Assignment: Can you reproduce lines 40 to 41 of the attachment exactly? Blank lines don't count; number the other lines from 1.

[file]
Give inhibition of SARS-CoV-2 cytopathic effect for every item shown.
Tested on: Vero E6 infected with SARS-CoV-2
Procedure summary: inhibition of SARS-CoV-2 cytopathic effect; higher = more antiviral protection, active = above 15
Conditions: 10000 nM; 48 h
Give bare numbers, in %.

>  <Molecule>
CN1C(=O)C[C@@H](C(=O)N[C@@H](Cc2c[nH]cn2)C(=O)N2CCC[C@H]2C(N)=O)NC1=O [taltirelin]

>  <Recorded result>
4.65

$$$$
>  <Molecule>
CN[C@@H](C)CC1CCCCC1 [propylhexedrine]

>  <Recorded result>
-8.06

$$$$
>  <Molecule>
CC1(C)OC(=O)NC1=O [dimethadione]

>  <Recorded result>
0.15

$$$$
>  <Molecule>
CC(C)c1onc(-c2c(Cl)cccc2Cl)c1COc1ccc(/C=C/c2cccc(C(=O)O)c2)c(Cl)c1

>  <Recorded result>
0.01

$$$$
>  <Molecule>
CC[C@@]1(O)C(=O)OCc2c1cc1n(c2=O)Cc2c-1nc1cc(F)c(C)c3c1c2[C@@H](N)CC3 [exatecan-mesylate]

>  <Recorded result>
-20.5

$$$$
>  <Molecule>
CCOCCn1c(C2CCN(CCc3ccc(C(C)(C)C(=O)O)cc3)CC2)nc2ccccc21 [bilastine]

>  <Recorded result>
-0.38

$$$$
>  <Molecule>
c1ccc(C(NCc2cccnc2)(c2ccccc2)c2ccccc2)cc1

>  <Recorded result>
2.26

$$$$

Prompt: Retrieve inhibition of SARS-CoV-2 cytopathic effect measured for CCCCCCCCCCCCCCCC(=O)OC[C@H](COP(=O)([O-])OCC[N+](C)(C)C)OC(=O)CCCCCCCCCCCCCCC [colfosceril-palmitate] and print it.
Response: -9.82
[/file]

$$$$

Prompt: Retrieve inhibition of SARS-CoV-2 cytopathic effect measured for CCCCCCCCCCCCCCCC(=O)OC[C@H](COP(=O)([O-])OCC[N+](C)(C)C)OC(=O)CCCCCCCCCCCCCCC [colfosceril-palmitate] and print it.